Elon Musk's live-stream from the Tesla Design Center in Hawthrone, California, is about to start. The stage is dark, but the noisy acoustics don't lie. As the excitement in the auditorium rises, it's obvious that high-tech's savviest — arguably greatest — showman is about to unveil his first mass market electric vehicle (EV).
The loud buzz surges into a rumbling cheer.
House lights come up on Tesla's young design-team leader, who greets everyone packed into the huge space. Then he throws to Musk who confidently takes the stage, and whose physical presence, along with a barrage of lights and electronic music, rivets the crowd's attention.
Musk's first casual remarks, "Welcome, everyone, to the Model 3 unveil," rouse an even bigger cheer, kicking off his latest installment of Tesla: Clash of Tech Civilizations, where solar and lithium battle fossil fuel-powered climate change, and Ironman — his flashy Hollywood alter ego — finishes the job, kicking its ass.
Getting right down to business, he talks up the mission, "Why does Tesla exist? Why are we making electric cars?" We all know the answer, which he immediately Musk-splains,"It's very important to accelerate the transition to sustainable transport."
"Transport" is the trigger word. It carjacks any self-restraint, so now I don't just see a new EV in my future but a chance to buy an integral part of a transformed energy and transportation system. Without investing a dime, I already feel like the proud owner of a Tesla supercharging station hooked up to a solar-powered planet.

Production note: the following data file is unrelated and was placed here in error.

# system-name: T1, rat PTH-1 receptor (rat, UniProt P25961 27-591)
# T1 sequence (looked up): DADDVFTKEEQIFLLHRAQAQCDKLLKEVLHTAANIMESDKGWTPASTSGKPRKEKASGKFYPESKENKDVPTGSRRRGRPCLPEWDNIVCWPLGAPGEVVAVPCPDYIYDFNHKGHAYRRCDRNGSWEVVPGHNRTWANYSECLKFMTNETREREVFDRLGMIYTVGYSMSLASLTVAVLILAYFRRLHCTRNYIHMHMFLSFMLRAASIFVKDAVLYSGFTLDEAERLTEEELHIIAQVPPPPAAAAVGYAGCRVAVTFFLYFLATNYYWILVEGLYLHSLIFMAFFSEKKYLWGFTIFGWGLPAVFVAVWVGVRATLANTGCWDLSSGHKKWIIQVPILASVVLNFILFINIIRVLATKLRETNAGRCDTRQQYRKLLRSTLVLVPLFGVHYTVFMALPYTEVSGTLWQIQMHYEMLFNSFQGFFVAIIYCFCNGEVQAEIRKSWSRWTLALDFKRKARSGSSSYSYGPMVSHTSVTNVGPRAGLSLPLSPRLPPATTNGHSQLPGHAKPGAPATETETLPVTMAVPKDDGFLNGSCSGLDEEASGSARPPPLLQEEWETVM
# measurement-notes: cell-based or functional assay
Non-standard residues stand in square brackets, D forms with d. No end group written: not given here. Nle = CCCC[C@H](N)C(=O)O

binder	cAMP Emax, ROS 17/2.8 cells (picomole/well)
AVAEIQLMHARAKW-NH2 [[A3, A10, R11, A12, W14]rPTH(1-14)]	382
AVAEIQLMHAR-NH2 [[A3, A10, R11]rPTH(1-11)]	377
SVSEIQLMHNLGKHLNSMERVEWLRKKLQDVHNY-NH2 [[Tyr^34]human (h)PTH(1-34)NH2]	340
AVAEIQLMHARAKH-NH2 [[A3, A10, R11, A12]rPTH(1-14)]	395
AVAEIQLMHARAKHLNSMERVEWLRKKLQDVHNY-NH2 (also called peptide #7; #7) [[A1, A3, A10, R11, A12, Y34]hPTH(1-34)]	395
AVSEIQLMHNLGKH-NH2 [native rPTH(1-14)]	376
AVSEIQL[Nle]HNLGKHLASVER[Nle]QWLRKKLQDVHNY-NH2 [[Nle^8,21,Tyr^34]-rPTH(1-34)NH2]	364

As a global audience embraces the whole Musk-meme, it's easy to imagine a Nairobi college student in Sub-Saharan Africa watching the charisma-fueled pitch pixelate across his smartphone screen saying to himself, "Plug me in, Ironman."
0 to 60 in less than 6 seconds
Musk, who is part solar evangelist, part motivational coach, and total technologist, pulls out his go-to sales tool as he vividly describes the climate threat level, "We have record high CO2 levels. See the chart — it looks like a vertical line." As a hockey-stick graph leaps up over his shoulder, we're all thinking, "Please let us help, let us buy one of your cars!"
Turning up the heat even more, "That line is going to keep going into the future," says Musk-the-closer. "Ok, stop, we get it, we'll do it," silently implore members of a fan base who'd been lining up since dawn at Tesla showrooms across the world to put down a $1,000 reservation on a car no one's seen before.
Almost magically, a crisp digital image of a shrouded Model 3 materializes on stage, and the audience half gasps and cheers the still unseen "mass market, affordable car."
The Model 3 won't go on sale until late 2017, nevertheless, in the first 24 hours that order banks are open, Tesla racked up more than 115,000 reservations. By Friday that number jumped to 200,000 and kept on climbing.
At a starting price of $35,000 — before federal and state government incentives — the Model 3 is less than half the cost of Tesla's previous models.
And the car will travel 215 miles fully charged, about double what range-bound early-adopters currently coax from competitors for the same price.
Dip to black, lights up and several model 3's silently drive out onto the stage and stop. His vision has seductively arrived in the flesh. And it's pure, actionable techporn. Suddenly it's easier to believe that ubiquitous solar energy, the future global supergrid and even the tenuously hypothetical singularity are close at hand.
Hitting the launch's wind down, Musk wants to ensure that the base Model 3 is irresistible and quash any pre-order remorse that might flare up later. So he shamelessly humble brags that it will easily seat five people and still bust from 0 to 60 in less than six seconds. That’s not whiplash fast like the Model S, but, for anyone still enduring a commute in a standard Corolla, it’s plenty fast. And then he points out that future versions will go much faster. “At Tesla,” our trusted technology guide assures us, “We don’t make slow cars." Of course we're cheering — and buying.
Would you buy the new Tesla?